Winter is coming. While not exactly how this novel begins, the coldness of ghostly white people attacking defenders of the wall that keeps the wilds of the far north out of the Seven Kingdoms is the set up for what lies ahead. And the family that claims these words as their motto, the Starks of Winterfell, begin to learn in this massive tone just how much the change from many years of summer to many years of winter means for them as their allies move apart and their enemies move in after the king of the Seven Kingdoms, Robert, asks — nay, demands — that Ned Stark come to the South to serve as the Hand of the King.
The majority of my friends are obsessed with Martin’s series, known as A Song of Ice and Fire in the novels and by the title of the first book in the television series, and I certainly felt the push from them to begin the series. Their advice, however, was the watch the television series before beginning the novels is (a) I can decide if I actually like the content as I’m not really one for fantasy and (b) I can keep the characters and families and stories straight. I do think their advice was the one to follow because although the television show whittles down the story to the bare bones, it makes keeping track of the overwhelming amount of detail included in this novel a little easier. Characters and subplots not included in the show standout more in the novel and are therefore easier to follow. I will say, though, that I couldn’t help but wonder how relevant this information will be for future novels.
The book alternates between the point of view of multiple characters — Bran Stark, Catelyn Stark, Ned Stark, Daenerys Targarean, Jon Snow, and Arya Snark — with their names provided at the top of each chapter to help identify which character is speaking. Point of view is probably the wrong term to use as we aren’t necessarily seeing the action from their eyes but rather watching the action from a third person point of view as though we are watching a scene on a stage. The characters’ feelings are more emphasized in some cases, though. Catelyn’s hatred towards her husband Ned’s decision to bring home his bastard, Jon, is emphasized more in the novel than in the show and considering Jon is one of my favorite characters on the show, I appreciated more insight into him as a character.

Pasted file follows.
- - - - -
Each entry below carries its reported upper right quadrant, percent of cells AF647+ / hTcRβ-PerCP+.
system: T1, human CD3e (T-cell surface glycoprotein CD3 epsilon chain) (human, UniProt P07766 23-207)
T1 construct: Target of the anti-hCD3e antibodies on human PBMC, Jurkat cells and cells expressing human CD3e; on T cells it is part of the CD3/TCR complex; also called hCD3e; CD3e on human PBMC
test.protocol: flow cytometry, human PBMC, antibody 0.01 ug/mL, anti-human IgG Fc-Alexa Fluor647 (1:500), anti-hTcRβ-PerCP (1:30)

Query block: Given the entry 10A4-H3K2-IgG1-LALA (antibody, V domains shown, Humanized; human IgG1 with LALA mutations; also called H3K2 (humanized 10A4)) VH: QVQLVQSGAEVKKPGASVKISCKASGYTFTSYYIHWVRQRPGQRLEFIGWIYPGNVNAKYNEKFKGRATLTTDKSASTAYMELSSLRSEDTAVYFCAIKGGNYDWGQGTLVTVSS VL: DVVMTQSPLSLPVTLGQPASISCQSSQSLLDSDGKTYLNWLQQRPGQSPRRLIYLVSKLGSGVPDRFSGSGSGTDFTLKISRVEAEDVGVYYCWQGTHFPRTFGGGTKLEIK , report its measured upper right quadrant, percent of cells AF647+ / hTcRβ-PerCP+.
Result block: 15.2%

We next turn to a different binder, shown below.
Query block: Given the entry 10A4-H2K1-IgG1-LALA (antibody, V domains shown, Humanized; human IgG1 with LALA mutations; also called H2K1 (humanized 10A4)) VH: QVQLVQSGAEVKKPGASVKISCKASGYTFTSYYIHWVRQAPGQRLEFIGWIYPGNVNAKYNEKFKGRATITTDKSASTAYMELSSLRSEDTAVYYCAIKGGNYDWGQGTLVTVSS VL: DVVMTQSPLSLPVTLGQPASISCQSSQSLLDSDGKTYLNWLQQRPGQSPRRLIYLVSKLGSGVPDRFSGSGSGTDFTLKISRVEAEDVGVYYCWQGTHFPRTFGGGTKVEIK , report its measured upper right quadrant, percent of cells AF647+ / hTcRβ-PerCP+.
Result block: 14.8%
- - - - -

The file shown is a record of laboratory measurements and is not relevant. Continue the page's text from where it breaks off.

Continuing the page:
The largest difference that stood out to me is the changes in the ages of the characters in the novel versus the book. It’s easy to forget particularly when working from the images set forth by the television series so it is incredibly jarring to be reminded of their ages. The announcement of Daenerys’ pregnancy coincides with her fourteenth birthday completely threw me out of the novel. Martin seems to want to press upon the reader that only innocents are affected in war (or so one of this characters say), but the ages he assigned to several title characters — Daenerys, Jon Snow, Arya — seems completely unnecessary. You can be seventeen and still be an innocent. The historical feeling of this novel could justify the ages I suppose, but I cannot help but remember that this is a fantasy novel.
I do plan on reading the next book in the series if only because I cannot wait for the show to return in March to find out more about my favorite characters and the backstory of the wildlings who live outside the pomp and circumstance of court.
- Martin, George R.R. A Game of Thrones. New York: Bantam Books, 2011. Originally published 1996. 811 pgs. ISBN: 9780553573404. Source: Borrowed from a friend.